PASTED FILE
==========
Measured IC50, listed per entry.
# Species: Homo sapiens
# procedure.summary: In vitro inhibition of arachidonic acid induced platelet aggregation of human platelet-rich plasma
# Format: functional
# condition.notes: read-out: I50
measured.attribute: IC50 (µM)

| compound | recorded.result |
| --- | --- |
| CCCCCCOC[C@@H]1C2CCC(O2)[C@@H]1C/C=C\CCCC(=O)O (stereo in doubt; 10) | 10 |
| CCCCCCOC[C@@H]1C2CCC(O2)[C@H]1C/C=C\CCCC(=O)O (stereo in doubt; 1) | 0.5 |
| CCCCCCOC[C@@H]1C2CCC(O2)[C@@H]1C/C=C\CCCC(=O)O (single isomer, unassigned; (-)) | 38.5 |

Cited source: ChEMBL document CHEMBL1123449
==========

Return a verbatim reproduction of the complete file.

Measured IC50, listed per entry.
# Species: Homo sapiens
# procedure.summary: In vitro inhibition of arachidonic acid induced platelet aggregation of human platelet-rich plasma
# Format: functional
# condition.notes: read-out: I50
measured.attribute: IC50 (µM)

| compound | recorded.result |
| --- | --- |
| CCCCCCOC[C@@H]1C2CCC(O2)[C@@H]1C/C=C\CCCC(=O)O (stereo in doubt; 10) | 10 |
| CCCCCCOC[C@@H]1C2CCC(O2)[C@H]1C/C=C\CCCC(=O)O (stereo in doubt; 1) | 0.5 |
| CCCCCCOC[C@@H]1C2CCC(O2)[C@@H]1C/C=C\CCCC(=O)O (single isomer, unassigned; (-)) | 38.5 |

Cited source: ChEMBL document CHEMBL1123449